It is obvious that the US armed forces are gearing up for a summer of confronting China, and that this is going to be effected on land, by sea, and in the air. But provocation cannot be accepted indefinitely.
By Brian Cloughley
Published on Strategic Culture, Apr 23, 2019
Freedom of Navigation is most important, and the United Nations Convention on the Law of the Sea lays down that “The high seas are open to all States, whether coastal or land-locked. Freedom of the high seas is exercised under the conditions laid down by this Convention and by other rules of international law.”
The generally accepted definition of freedom of navigation is “the right recognized in international law especially by treaties or agreements for vessels of one or all states to navigate streams passing through two or more states.”
The United States is the self-appointed guardian of the Seas, and has declared it “will exercise and assert its navigation and overflight rights and freedoms on a worldwide basis in a manner that is consistent with the balance of interests reflected in the Law of the Sea Convention.” There is only one problem with this, in that the US Senate refuses to ratify the Convention, which makes nonsense of the constant threats by Washington that everybody must obey it or there will be the United States to reckon with, in the shape of the US Navy which roams the seas with its eleven aircraft carriers, 9 amphibious ready groups (more accurately, strike squadrons), 22 cruisers and 66 destroyers with, down below, some seventy submarines. Nuclear weapons abound, but nobody knows which surface vessels carry them (except the intelligence services of China and Russia), because it is policy to “neither confirm nor deny” if nuclear weapons are on board.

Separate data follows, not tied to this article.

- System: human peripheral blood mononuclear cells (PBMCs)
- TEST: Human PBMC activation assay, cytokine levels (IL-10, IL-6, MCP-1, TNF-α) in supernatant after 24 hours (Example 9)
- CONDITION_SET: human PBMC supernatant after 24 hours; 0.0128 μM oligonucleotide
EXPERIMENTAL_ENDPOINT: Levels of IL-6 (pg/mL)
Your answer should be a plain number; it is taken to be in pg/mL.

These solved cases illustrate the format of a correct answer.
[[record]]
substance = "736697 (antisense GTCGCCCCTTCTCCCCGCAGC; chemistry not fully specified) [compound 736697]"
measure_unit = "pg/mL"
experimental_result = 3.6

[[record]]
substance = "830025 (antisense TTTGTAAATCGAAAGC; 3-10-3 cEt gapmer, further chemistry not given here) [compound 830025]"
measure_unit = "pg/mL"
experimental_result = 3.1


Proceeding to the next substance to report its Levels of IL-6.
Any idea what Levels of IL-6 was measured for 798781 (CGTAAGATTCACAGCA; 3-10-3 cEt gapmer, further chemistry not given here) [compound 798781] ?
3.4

It is remarkable that the only national leader ever to have publicly condemned the “neither confirm nor deny” rule was New Zealand’s Prime Minister David Lange in 1984 when he “barred the visit of the American Navy destroyer Buchanan after Washington refused to say whether it was nuclear-armed or not.” The US then demonstrated its maturity and “suspended naval manoeuvres with New Zealand and stopped sharing intelligence information with it” and cancelled a high level security conference. Lange showed his disdain for such antics when speaking at a farewell dinner for the US ambassador, H Monroe Browne, in 1986. The ambassador, as with so many US heads of mission, was a rich man who had bought his appointment, and he owned a racehorse called Lacka Reason, about which Lange observed that “You are the only ambassador in the world to race a horse named after your country’s foreign policy.”
Which brings us to Washington’s shenanigans in the South China Sea.